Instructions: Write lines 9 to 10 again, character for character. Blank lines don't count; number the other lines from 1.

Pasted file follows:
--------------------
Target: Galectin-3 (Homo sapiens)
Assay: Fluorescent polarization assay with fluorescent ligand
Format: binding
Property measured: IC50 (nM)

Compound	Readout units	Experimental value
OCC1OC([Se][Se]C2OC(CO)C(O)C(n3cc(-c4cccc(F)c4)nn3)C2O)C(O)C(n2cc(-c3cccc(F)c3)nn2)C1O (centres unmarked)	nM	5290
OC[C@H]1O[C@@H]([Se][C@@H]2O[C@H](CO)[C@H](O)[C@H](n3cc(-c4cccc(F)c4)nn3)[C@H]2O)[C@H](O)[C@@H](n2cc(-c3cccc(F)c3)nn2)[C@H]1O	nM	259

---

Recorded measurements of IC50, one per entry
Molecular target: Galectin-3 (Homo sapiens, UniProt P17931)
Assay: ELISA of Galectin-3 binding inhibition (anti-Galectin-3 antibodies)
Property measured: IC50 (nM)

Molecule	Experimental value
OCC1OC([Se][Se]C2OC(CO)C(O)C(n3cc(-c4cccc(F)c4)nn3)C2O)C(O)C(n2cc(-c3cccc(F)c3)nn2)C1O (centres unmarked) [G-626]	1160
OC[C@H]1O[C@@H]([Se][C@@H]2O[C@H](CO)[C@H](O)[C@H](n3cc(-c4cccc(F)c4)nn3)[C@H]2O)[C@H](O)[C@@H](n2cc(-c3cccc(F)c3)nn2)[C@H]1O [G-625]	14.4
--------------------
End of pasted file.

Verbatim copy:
Recorded measurements of IC50, one per entry
Molecular target: Galectin-3 (Homo sapiens, UniProt P17931)